Is there a limit to how many new chemical elements we could discover/create?

151 years. This was how long humanity had celebrated the Periodic Table by the Russian chemist, Dmitri Mendeleev. From the 63 elements Mendeleev had identified, today, there are 118.

In 1936, synthetic elements were welcomed into the family of elements, as the University of Palermo’s scientists confirmed Technetium (43). Two years forward, Marguerite Perey discovered Francium (87), starting its residence on the Periodic Table but also ending the discovery of new elements in nature.

Technetium is one of many elements synthesized in the laboratory before being found in nature. However, as the atoms get more massive, they become unstable and spontaneously react to radioactive elements that can only be obtained between the walls of an institution. They decompose so rapidly that they may break down in tiny fractions of a second.

Nature and the laboratory have a boundary sliced through by Plutonium (94). This most massive element can be found in the Earth’s crust that is stable enough for such a setting in various isotope forms. Above Plutonium are elements 95 and 96, which are Americium & Curium, respectively. These were both created in 1944, opening the realm of elements that can only exist in the laboratory, experiments, or nuclear accidents.

Today, the scientists’ job to study more about novel elements has become increasingly difficult. But through innovation and technology, ununtrium, ununpentium, ununseptium, and ununoctium have earned their permanent spot in the Periodic Table and completed the seventh row. They were named Nihonium, Moscovium, Tennessine, and Oganesson, respectively, in 2015.

So, it seems that the Periodic Table’s now completed. Well, not exactly! Just because the Periodic Table appears to look complete, it doesn’t mean that another row (or even two more) couldn’t be added.

Elliot Quincy Adams, is the first person to propose that humans can’t just make bigger and heavier atoms. In 1977, he predicted the impossibility of having an element that could have an atomic weight heavier than 256. Although this was proven to not be true, this motivated many others to question the limits of element existence.

Richard Feyman, a renowned physicist, also predicted an end to the Periodic Table. He calculated that an atom with more than 137 protons would violate special relativity. Atoms of this size would require electrons that would stabilize much positive charge. However, more protons mean electrons would do more force-pulling inwards and towards the nucleus. This makes the electrons move faster, so fast that Feyman was able to conclude that an atom with 137 protons would be moving in speeds more exceptional than that of the speed of light. This is impossible; thus, elements could not be of more than 137 protons.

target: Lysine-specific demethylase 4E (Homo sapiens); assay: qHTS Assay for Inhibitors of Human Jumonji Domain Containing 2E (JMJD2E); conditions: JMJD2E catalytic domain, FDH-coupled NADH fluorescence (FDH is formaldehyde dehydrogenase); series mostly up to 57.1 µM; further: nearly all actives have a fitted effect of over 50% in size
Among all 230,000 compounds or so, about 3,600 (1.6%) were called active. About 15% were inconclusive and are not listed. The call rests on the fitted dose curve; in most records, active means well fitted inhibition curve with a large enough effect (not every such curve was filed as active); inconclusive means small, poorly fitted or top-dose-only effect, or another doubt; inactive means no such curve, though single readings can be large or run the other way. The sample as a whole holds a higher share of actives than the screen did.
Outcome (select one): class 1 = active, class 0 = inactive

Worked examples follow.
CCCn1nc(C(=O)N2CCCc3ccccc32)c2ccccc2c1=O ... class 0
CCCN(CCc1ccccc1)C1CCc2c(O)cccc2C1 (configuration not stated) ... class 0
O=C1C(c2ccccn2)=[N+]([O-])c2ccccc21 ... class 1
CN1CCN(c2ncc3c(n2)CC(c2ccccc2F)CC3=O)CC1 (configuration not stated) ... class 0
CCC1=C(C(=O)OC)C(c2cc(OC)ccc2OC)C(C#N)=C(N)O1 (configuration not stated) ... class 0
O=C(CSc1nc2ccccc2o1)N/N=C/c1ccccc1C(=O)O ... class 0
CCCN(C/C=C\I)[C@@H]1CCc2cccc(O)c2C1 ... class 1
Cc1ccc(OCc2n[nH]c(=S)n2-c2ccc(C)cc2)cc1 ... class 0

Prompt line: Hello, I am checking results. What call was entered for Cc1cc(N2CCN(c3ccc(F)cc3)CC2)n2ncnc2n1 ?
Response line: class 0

However, this is only true if the nucleus was like a single point at the center of the atom. It takes place for small nuclei but does not work for the larger masses like that of an atom with 137 protons. It made physicists and chemists joke that if ever an element with 137 protons would be discovered, they would name it “Feymanium” for the humor in irony.

When calculations were repeated to work for atoms that don’t have nuclei at a single point in the center, the maximum number of protons gets pushed forward to 173. When an atom exceeds this number, it appears that electrons are likely to necessitate a speed faster than light. So, the element 173 may be the last.

Take note: Elements become more unstable as they increase in the number of protons or “go up in number.” This is what makes it more difficult for chemists, researchers, and physicist to synthesize elements in the laboratory as their atomic number increases. Like mentioned earlier, these newer elements could only exist for a fraction of a second before they decay.

It may come to the point that it would be useless to pursue the synthesis of newer elements as they do not last long enough for acquiring any detail. How much more unproductive it may be, to find its purpose?

But, this is not a reason to no longer pursue knowledge. Research is opening its doors for the idea of “Islands of Stability,” which are sets of more stable than expected elements because of their structure. These elements may last more than a second and may last for days, weeks, and even years. These Islands of Stability may start to exist in elements numbered 120 and up. The answers vary as many physicists and chemists argue on this. But since the tip of the current Periodic Table is at element number 118, humankind is closely approaching the theoretical Islands of Stability.

Nothing is permanent. This also works for the knowledge we have today. Novel ideas are made, and past concepts are being questioned. Whether or not new chemical elements can be discovered depends on what further action is taken to find the answer. There is no limit in seeking answers to our infinite number of questions, but ourselves.